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Under the Washington rule, a defendant is entitled to an instruction on a lesser included offense if two conditions are met. First, each of the elements of the lesser offense must be a necessary element of the offense charged. Second, the evidence in the case must support an inference that the lesser crime was committed.
Defendants Lawrence Dean Workman and Steven Lynn Hughes were convicted of attempted first-degree robbery while armed with a deadly weapon which was also a firearm. The judges at their separate trials ordered new trials on several grounds. The State appealed from these orders. Since the cases stem from the same events and present related issues, they were consolidated on this appeal.
Was the crime of unlawfully carrying a weapon an included offense of attempted first-degree robbery?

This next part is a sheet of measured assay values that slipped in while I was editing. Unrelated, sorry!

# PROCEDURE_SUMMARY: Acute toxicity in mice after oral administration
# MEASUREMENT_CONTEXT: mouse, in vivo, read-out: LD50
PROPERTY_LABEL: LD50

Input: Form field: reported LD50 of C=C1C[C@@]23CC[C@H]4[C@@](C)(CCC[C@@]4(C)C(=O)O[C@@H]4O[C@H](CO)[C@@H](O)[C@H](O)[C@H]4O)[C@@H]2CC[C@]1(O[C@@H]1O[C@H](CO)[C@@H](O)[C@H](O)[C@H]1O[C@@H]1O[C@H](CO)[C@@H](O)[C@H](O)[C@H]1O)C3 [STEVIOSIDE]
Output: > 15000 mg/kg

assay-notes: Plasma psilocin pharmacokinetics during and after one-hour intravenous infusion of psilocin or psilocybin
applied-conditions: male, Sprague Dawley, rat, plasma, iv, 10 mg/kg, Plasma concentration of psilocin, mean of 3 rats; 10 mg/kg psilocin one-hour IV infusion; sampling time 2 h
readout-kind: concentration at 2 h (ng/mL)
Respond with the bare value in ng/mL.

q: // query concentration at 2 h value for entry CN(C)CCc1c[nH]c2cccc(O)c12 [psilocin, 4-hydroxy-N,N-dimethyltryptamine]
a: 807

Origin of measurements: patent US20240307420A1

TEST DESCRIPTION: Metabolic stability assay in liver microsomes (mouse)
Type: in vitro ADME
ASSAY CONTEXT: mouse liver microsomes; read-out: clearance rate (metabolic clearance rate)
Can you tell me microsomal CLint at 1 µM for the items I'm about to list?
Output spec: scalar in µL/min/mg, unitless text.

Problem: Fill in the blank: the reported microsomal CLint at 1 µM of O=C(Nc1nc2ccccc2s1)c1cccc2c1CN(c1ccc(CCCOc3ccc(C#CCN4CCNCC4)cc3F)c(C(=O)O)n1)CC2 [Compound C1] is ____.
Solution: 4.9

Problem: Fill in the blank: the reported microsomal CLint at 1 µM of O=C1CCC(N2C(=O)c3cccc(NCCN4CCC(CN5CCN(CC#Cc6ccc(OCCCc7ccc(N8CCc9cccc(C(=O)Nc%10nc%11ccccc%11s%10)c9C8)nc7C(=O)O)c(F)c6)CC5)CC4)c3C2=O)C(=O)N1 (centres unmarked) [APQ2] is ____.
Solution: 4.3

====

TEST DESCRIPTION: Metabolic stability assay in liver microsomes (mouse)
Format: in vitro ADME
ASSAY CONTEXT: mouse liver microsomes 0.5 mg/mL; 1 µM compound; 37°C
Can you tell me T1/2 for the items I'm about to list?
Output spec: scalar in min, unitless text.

The court held that because the crime of unlawfully carrying a weapon, Wash. Rev. Code § 9.41.270, was an included offense of attempted first-degree robbery, Wash. Rev. Code §§ 9A.28.020 and 9A.56.200, both defendants were entitled to a jury instruction on included offenses. Failing to give an instruction on included offenses was reversible error as to both defendants even though one of the defendants failed to request the instruction. The court also held that because abandonment was not a defense to a crime of attempted robbery, at a new trial defendants would have been entitled to a jury instruction on the crime of attempt, particularly whether a substantial step was taken toward the commission of the robbery. Further, the state could not seek to invoke the provisions of Wash. Rev. Code § 9.41.025(1) because the enhanced punishment provisions of the Uniform Firearms Act were not applicable to attempted first-degree robbery. Finally, the court held that the application of the firearms act and Wash. Rev. Code § 9.95 regarding parole restrictions did not deny defendants equal protection.